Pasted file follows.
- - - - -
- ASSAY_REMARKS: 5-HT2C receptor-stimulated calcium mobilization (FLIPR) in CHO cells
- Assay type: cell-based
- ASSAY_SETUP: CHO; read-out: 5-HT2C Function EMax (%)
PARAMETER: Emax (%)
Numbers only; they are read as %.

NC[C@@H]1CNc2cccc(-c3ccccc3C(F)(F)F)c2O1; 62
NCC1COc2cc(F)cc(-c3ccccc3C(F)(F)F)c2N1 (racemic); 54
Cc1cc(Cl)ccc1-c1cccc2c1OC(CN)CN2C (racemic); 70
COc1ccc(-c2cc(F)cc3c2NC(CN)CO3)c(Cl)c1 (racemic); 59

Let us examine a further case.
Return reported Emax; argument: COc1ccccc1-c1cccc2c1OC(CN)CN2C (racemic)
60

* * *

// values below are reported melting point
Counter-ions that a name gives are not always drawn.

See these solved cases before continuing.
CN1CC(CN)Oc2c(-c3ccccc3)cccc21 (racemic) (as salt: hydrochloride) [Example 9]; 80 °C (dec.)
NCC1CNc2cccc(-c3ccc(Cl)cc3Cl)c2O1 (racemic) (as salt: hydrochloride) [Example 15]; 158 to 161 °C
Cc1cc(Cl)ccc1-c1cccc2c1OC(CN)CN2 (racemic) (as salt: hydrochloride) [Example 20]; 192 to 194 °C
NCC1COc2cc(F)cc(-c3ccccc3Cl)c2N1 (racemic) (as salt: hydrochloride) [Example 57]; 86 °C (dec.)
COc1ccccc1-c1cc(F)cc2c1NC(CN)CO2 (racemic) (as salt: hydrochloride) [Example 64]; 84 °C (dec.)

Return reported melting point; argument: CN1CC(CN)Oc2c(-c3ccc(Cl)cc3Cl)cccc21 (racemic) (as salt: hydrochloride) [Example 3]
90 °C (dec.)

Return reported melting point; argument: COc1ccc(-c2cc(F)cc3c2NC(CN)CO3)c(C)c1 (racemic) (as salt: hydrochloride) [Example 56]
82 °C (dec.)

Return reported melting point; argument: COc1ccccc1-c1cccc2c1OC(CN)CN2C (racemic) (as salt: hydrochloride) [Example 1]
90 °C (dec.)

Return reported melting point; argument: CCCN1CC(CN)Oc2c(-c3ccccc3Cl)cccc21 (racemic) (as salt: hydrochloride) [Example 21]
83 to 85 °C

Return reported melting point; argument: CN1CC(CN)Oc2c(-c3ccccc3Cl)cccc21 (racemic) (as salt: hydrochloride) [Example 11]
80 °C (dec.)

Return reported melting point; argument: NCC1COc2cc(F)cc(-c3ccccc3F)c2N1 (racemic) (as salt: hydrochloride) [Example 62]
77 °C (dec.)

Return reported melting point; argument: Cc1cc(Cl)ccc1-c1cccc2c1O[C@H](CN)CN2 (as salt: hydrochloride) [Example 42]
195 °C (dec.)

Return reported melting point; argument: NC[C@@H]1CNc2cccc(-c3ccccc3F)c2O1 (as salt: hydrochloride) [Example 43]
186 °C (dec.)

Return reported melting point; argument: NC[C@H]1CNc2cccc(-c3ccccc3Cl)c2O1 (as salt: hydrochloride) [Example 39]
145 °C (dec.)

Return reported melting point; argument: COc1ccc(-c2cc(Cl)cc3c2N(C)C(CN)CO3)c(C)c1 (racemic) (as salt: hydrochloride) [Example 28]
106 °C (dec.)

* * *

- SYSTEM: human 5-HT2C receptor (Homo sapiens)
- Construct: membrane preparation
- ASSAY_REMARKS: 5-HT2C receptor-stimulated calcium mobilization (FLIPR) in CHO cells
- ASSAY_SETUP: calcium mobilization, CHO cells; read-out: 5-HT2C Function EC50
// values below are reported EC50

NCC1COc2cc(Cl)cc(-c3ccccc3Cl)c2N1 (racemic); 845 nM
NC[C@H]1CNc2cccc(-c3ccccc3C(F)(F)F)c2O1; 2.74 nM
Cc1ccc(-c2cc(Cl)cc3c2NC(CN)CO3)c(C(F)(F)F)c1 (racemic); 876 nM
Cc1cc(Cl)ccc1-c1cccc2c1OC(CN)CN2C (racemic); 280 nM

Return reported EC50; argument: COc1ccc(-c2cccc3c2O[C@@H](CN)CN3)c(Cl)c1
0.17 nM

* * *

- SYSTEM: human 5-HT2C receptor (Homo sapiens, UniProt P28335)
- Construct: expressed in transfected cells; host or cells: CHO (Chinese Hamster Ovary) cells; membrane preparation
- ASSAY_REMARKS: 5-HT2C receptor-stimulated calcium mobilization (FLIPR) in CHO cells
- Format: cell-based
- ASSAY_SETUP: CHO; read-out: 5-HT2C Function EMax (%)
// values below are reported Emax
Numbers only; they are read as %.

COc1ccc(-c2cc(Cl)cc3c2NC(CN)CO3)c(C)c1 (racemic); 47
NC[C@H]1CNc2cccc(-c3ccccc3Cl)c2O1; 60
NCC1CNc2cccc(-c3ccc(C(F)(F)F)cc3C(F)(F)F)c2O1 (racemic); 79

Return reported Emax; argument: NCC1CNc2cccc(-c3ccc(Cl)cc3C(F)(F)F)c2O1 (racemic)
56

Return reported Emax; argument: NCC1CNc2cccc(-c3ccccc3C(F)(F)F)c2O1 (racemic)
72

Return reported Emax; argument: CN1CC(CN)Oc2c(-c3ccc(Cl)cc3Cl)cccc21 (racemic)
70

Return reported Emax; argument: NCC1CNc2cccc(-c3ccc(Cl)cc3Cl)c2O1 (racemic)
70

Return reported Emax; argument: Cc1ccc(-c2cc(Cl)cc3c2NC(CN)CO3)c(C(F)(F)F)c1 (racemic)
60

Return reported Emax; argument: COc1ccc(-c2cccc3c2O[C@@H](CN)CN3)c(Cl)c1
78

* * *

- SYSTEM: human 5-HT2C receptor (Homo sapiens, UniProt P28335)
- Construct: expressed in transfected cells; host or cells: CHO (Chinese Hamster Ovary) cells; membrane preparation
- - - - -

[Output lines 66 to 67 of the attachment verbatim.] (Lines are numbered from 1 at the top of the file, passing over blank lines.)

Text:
56

Return reported Emax; argument: NCC1CNc2cccc(-c3ccccc3C(F)(F)F)c2O1 (racemic)